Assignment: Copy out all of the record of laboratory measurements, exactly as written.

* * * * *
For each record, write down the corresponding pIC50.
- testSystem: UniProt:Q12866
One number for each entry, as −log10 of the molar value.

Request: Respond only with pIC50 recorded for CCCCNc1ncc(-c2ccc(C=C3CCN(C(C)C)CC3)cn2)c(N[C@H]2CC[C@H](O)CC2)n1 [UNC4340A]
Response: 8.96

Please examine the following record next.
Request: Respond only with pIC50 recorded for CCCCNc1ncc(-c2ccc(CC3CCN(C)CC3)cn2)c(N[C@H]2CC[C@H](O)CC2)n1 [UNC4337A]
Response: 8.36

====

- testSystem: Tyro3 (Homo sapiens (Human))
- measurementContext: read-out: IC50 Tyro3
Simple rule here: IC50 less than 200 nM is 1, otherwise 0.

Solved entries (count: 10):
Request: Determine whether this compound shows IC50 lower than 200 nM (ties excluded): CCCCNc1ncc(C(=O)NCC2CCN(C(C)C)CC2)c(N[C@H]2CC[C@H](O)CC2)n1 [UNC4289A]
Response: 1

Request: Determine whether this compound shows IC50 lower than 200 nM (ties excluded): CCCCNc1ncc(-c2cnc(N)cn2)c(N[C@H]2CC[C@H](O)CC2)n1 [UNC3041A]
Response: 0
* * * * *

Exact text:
For each record, write down the corresponding pIC50.
- testSystem: UniProt:Q12866
One number for each entry, as −log10 of the molar value.

Request: Respond only with pIC50 recorded for CCCCNc1ncc(-c2ccc(C=C3CCN(C(C)C)CC3)cn2)c(N[C@H]2CC[C@H](O)CC2)n1 [UNC4340A]
Response: 8.96

Please examine the following record next.
Request: Respond only with pIC50 recorded for CCCCNc1ncc(-c2ccc(CC3CCN(C)CC3)cn2)c(N[C@H]2CC[C@H](O)CC2)n1 [UNC4337A]
Response: 8.36

====

- testSystem: Tyro3 (Homo sapiens (Human))
- measurementContext: read-out: IC50 Tyro3
Simple rule here: IC50 less than 200 nM is 1, otherwise 0.

Solved entries (count: 10):
Request: Determine whether this compound shows IC50 lower than 200 nM (ties excluded): CCCCNc1ncc(C(=O)NCC2CCN(C(C)C)CC2)c(N[C@H]2CC[C@H](O)CC2)n1 [UNC4289A]
Response: 1

Request: Determine whether this compound shows IC50 lower than 200 nM (ties excluded): CCCCNc1ncc(-c2cnc(N)cn2)c(N[C@H]2CC[C@H](O)CC2)n1 [UNC3041A]
Response: 0